View Article and Find Full Text PDF

Download full-text PDF

Source
http://dx.doi.org/10.1007/s00216-011-5613-zDOI Listing
February 2012

Quantitative label-free characterization of avidin-biotin assemblies on silanized glass.

Anal Chem 2011 Sep 29;83(18):7173-8. Epub 2011 Aug 29.

Department of Chemistry, Texas A&M University, College Station, Texas, United States.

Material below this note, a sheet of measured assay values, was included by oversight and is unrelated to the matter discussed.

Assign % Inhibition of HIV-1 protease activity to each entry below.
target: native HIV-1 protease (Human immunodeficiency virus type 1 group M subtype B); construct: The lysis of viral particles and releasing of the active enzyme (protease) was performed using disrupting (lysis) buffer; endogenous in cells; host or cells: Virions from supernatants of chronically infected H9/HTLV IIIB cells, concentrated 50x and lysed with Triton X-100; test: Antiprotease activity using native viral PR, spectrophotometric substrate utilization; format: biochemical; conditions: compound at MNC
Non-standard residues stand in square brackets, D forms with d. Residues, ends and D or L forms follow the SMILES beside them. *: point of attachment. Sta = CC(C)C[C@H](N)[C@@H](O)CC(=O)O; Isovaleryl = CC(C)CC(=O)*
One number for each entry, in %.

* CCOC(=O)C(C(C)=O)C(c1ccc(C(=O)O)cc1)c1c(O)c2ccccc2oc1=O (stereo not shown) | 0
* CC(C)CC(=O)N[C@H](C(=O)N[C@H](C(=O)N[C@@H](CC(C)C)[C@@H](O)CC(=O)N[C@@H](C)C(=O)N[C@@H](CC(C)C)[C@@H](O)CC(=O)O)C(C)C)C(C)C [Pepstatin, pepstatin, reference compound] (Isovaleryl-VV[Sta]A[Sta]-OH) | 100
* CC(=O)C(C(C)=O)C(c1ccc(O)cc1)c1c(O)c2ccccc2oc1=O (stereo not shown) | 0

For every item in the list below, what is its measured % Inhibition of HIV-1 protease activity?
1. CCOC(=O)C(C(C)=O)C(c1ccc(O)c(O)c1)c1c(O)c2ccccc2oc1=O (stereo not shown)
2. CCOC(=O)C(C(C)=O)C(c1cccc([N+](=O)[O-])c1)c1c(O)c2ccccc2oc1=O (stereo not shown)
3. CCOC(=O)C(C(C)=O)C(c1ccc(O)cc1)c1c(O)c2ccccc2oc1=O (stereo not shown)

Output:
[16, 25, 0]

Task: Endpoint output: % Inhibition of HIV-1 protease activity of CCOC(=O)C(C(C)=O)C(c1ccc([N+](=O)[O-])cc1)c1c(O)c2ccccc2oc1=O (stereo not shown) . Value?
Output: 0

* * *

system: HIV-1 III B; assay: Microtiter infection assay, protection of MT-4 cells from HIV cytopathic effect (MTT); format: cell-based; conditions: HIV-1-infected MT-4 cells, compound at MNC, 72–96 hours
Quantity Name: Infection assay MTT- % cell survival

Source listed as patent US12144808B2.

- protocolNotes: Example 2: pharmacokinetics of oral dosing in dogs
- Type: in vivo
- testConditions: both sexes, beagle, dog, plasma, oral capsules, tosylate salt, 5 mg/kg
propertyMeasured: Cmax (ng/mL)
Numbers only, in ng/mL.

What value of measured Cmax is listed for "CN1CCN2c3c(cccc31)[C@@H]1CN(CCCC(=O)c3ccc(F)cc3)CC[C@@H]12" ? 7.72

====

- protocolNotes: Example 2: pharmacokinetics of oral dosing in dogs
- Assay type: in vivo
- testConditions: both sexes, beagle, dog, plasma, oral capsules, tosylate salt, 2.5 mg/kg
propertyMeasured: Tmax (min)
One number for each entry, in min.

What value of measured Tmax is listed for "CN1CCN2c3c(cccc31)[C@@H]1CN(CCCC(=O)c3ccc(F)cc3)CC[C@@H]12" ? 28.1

In this study, a time-of-flight secondary ion mass spectrometer TOF-SIMS, operating in the event-by-event bombardment/detection mode was used to characterize avidin-biotin assemblies on silane-modified glass substrates. SIMS was used to analyze several variants of the biointerface, including avidin physically adsorbed on a monofunctional acryl silane surface and covalently attached on monofunctional (amine terminated) and bifunctional (amine and acryl terminated) silanes. The goal of these studies was to determine density of avidin and biotin layers chemically or physically adsorbed on silanized glass substrate. An individual impact of a C(60) projectile used in this study creates a hemispherical crater (∼10 nm in diameter) and emits large numbers of secondary ions from the same nanovolume. Thus, a single impact enables one to unfold distinct secondary ions that span the thickness of the assembled film. This method was used to monitor the presence of glass, silane, and protein ions and to estimate the thickness and density of the avidin layer. In addition, we employed the double coincidence mass spectrometry approach to identify ions coemitted from a specific stratum of the biointerface. This approach was used to determine density of biotin and avidin immobilization while eliminating interferences from isobaric ions that originated from other constituents on the surface. Overall, novel TOF-SIMS quantitative approaches employed here were useful for examining complex biointerfaces and determining both lateral and in depth composition of the film.